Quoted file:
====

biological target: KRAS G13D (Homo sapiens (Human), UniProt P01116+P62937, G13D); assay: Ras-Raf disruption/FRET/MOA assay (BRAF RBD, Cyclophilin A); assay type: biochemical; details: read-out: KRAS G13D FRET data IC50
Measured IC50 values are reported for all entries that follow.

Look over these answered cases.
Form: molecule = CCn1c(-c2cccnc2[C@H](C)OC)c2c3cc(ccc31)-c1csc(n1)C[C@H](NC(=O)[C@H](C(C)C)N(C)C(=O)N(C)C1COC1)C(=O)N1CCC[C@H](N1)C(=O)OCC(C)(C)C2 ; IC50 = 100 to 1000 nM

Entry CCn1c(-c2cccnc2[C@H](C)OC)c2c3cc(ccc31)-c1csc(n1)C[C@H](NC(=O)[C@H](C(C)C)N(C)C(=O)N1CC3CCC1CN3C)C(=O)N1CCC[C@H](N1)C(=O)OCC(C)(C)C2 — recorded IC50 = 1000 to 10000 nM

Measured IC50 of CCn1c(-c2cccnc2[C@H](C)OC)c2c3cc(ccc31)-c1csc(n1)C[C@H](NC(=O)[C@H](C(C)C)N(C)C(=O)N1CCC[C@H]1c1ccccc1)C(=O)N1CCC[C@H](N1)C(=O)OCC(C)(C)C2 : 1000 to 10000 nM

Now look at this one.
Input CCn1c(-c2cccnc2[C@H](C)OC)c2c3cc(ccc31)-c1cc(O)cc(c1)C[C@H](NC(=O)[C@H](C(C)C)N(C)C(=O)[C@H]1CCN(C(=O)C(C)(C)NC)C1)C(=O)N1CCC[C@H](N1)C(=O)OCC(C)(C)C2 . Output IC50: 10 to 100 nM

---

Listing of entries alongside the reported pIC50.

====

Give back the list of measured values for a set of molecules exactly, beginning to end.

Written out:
biological target: KRAS G13D (Homo sapiens (Human), UniProt P01116+P62937, G13D); assay: Ras-Raf disruption/FRET/MOA assay (BRAF RBD, Cyclophilin A); assay type: biochemical; details: read-out: KRAS G13D FRET data IC50
Measured IC50 values are reported for all entries that follow.

Look over these answered cases.
Form: molecule = CCn1c(-c2cccnc2[C@H](C)OC)c2c3cc(ccc31)-c1csc(n1)C[C@H](NC(=O)[C@H](C(C)C)N(C)C(=O)N(C)C1COC1)C(=O)N1CCC[C@H](N1)C(=O)OCC(C)(C)C2 ; IC50 = 100 to 1000 nM

Entry CCn1c(-c2cccnc2[C@H](C)OC)c2c3cc(ccc31)-c1csc(n1)C[C@H](NC(=O)[C@H](C(C)C)N(C)C(=O)N1CC3CCC1CN3C)C(=O)N1CCC[C@H](N1)C(=O)OCC(C)(C)C2 — recorded IC50 = 1000 to 10000 nM

Measured IC50 of CCn1c(-c2cccnc2[C@H](C)OC)c2c3cc(ccc31)-c1csc(n1)C[C@H](NC(=O)[C@H](C(C)C)N(C)C(=O)N1CCC[C@H]1c1ccccc1)C(=O)N1CCC[C@H](N1)C(=O)OCC(C)(C)C2 : 1000 to 10000 nM

Now look at this one.
Input CCn1c(-c2cccnc2[C@H](C)OC)c2c3cc(ccc31)-c1cc(O)cc(c1)C[C@H](NC(=O)[C@H](C(C)C)N(C)C(=O)[C@H]1CCN(C(=O)C(C)(C)NC)C1)C(=O)N1CCC[C@H](N1)C(=O)OCC(C)(C)C2 . Output IC50: 10 to 100 nM

---

Listing of entries alongside the reported pIC50.